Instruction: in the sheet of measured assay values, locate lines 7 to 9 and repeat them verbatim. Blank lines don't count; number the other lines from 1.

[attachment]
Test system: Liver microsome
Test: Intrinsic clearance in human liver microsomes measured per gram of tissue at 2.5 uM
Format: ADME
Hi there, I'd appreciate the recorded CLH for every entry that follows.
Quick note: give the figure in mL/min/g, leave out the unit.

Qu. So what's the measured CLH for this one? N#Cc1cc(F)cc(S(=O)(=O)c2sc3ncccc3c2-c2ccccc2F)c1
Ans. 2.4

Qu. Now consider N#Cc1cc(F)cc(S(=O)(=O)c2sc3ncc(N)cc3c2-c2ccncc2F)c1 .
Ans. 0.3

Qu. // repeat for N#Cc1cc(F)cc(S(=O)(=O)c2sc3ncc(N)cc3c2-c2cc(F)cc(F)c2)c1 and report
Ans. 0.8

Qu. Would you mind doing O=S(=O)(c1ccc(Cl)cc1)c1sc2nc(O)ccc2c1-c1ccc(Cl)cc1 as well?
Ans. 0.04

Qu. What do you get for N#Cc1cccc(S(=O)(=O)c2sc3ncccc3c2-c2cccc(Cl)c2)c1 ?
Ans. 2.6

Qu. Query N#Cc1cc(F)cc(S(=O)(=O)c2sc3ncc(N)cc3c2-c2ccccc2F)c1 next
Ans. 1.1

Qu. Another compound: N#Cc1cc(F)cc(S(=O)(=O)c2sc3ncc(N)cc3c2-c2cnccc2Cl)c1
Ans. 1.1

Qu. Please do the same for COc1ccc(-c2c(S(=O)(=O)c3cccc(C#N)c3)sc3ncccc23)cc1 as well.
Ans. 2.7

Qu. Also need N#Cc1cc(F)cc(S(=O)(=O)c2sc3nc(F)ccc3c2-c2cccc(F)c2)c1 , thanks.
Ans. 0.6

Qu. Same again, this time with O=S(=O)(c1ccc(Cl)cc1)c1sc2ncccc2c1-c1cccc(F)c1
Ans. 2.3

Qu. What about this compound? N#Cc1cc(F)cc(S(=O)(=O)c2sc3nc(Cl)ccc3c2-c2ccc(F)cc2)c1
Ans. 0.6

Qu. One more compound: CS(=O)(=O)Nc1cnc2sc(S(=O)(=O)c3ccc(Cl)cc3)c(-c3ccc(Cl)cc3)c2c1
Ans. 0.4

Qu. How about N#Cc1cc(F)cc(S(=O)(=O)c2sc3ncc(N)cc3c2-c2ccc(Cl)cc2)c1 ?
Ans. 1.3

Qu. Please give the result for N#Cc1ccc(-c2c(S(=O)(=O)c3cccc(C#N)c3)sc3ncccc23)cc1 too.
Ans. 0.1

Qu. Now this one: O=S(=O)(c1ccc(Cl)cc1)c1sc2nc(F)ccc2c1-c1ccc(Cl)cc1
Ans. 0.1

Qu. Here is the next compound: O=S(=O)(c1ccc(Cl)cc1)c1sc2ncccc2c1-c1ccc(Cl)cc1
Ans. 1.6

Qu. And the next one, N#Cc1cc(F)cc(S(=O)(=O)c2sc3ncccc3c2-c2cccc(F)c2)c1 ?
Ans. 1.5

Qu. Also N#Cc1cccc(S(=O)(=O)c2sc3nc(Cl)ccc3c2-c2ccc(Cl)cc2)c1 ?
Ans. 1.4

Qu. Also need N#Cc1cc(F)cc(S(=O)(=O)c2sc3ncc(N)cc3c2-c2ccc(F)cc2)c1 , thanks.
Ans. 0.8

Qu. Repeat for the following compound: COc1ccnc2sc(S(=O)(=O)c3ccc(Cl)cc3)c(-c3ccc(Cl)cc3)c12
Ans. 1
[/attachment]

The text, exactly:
Ans. 2.4

Qu. Now consider N#Cc1cc(F)cc(S(=O)(=O)c2sc3ncc(N)cc3c2-c2ccncc2F)c1 .
Ans. 0.3